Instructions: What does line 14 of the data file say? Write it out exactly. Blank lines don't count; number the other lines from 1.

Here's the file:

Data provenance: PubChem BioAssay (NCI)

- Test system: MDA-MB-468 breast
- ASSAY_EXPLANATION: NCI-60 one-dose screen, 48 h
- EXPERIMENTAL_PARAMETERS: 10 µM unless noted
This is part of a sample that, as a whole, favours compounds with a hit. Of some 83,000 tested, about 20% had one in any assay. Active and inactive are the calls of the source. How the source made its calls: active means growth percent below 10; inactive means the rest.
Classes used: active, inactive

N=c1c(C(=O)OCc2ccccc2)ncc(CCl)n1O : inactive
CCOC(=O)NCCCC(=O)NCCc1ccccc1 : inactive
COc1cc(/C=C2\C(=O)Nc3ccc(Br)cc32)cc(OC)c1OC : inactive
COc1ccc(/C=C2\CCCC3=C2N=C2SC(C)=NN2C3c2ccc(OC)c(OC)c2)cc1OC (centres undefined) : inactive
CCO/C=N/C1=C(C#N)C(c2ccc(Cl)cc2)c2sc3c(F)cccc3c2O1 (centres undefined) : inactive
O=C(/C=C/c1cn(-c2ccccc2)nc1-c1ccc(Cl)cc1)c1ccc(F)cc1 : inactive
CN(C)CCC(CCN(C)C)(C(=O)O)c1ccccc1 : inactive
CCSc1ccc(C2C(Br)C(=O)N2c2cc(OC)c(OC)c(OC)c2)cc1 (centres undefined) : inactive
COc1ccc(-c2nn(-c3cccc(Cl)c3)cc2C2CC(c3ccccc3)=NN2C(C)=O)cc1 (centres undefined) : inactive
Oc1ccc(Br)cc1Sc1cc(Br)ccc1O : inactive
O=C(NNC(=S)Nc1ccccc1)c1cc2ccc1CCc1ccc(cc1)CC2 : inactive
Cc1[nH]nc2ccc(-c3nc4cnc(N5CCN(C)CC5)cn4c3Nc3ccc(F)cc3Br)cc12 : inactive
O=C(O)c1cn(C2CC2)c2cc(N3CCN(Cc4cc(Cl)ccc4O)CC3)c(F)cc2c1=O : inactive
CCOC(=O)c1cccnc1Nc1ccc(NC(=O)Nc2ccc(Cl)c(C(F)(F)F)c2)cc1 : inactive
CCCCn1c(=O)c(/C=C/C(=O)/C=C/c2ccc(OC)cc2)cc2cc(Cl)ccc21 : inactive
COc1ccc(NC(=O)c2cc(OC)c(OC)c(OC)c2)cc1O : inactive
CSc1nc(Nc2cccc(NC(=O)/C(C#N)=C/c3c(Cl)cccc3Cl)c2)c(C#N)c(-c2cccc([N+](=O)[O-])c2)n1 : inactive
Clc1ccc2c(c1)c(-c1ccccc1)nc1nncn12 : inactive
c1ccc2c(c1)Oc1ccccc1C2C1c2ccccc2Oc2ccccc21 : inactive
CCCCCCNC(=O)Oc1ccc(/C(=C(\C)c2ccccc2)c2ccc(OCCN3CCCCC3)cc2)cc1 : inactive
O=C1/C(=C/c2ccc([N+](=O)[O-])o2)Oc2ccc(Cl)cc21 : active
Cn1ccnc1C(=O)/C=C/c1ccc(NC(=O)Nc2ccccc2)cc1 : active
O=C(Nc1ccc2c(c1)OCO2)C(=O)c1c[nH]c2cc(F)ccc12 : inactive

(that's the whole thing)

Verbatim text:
CCSc1ccc(C2C(Br)C(=O)N2c2cc(OC)c(OC)c(OC)c2)cc1 (centres undefined) : inactive